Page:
Déstructuralisme Figuratif - the inevitable genre

By Edward Povey.

Povey & Schultz, Jaromir’s dream, 111,76 x 152,4 cm, huile sur toile, 2015, private collection

Déstructuralisme Figuratif is inevitable (…) A perfect and honest perception of a species facing radical change, the loss of society's previous self-image, and giving birth to fear, anxiety and self-inspection.”

A well-known phenomenon in the world of science is that when an area of study is being explored in one part of the world, it is almost always being simultaneously explored elsewhere. There are several theories about this, including universal consciousness, and could it be that when human beings delve deeply enough into their psyches, they touch others, or reach towards the single truth itself? The same phenomenon appears in art of course, with the same stylistic breakthrough occurring in several parts of the world at the same time.

Obvious in my view, I would suggest that new concepts in art reflect changes in the state of society or the globe at large. Artistic awareness is not only artistic, but is intuitive awareness in general.

The history of humanity shows a progression from extended family units to tribes, from tribes to nations, to nation conglomerates and so forth. Every new stage of development of the species is resisted by humanity, as is most change, and it perennially raises questions about the meaning of society and the role of the individual, as well as anxieties about the future. To many, these radical changes in the structure of humanity raise feelings of doom, as if society, the race and often the individual were falling apart. In truth, the old structure is falling apart at these times.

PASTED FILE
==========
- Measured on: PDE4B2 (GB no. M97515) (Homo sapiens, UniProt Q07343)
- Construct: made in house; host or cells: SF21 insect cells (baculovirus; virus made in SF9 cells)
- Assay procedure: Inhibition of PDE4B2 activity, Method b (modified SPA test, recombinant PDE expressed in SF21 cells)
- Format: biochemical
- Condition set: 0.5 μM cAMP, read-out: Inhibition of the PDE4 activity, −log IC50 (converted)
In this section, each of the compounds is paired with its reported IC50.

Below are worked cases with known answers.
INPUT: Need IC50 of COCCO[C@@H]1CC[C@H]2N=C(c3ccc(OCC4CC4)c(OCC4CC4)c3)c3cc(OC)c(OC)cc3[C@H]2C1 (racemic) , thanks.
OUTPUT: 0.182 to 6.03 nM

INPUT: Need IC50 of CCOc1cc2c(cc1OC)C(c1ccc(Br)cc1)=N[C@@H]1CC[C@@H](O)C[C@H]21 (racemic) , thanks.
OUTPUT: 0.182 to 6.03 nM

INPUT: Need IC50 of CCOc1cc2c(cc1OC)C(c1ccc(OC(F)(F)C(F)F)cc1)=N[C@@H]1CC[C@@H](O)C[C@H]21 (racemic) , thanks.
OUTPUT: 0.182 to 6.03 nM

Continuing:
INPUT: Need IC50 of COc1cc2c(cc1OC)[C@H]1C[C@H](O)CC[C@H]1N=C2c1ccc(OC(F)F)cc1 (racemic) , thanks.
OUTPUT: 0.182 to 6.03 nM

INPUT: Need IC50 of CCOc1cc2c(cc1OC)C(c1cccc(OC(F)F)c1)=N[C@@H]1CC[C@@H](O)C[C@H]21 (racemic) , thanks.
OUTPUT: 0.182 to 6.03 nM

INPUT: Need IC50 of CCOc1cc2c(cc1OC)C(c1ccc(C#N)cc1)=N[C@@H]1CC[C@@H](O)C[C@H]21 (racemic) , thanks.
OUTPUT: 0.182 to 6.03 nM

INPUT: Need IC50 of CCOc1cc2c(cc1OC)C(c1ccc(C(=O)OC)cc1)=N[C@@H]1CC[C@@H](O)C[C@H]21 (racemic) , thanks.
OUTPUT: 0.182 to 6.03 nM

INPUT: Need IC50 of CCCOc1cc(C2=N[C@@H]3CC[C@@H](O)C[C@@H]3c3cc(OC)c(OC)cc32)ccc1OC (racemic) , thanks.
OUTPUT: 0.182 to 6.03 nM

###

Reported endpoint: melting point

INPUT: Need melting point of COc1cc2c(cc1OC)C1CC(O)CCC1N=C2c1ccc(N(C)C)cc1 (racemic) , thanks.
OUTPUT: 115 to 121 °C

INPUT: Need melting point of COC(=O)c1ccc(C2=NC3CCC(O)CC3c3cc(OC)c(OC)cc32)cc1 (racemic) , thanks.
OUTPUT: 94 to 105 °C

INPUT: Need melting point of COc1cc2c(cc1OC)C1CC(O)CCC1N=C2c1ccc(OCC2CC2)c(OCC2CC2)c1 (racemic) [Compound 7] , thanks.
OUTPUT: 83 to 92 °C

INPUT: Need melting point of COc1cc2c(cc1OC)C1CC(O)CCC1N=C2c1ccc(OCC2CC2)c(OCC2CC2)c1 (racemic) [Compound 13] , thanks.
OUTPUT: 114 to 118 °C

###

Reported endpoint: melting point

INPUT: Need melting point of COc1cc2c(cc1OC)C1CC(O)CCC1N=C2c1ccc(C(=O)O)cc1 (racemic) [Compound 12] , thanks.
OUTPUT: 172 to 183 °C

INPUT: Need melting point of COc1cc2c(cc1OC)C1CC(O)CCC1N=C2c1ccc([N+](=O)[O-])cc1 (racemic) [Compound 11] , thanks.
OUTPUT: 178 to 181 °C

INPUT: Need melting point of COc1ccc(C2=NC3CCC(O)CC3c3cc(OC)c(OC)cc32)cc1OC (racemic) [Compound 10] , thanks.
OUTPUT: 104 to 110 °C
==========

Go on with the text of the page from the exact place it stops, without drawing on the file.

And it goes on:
As populations rise and races intermingle and intermarry, clearly the nation concept falters and comes into question, and the idea of globalism begins to appear, with theories like The United Nations and Esperanto - the proposed universal language published in 1887. Urban neighborhoods have become a confusion of nationalities and races, quite happy in some places but less so in others. The youth often appear like a vanguard, expressing the underlying distrust of humanity's next chapter, in demonstrations, riots and insightful graffiti, resulting in spray-painted walls, urban decay, and declining corners of society.

At a time like this, Destructuralisme Figuratif is inevitable. Human beings are seen as fragmented, falling into pieces, a confusion of eyes seeming to look in ten directions at once. The paint surfaces are often visceral, streamed and violent, reflecting the state of some multicultural urban areas, and above all humanity is explored, but losing its previous integrity as if it were being taken apart. A perfect and honest perception of a species facing radical change, the loss of society's previous self-image, and giving birth to fear, anxiety and self-inspection.

As usual, the artists: the philosophical avant garde in the real sense of the phrase - intuit the underlying feelings of a lost world. Lost, but only temporarily.

  • Twitter

©2020 by DF - Art Project 

Mentions légales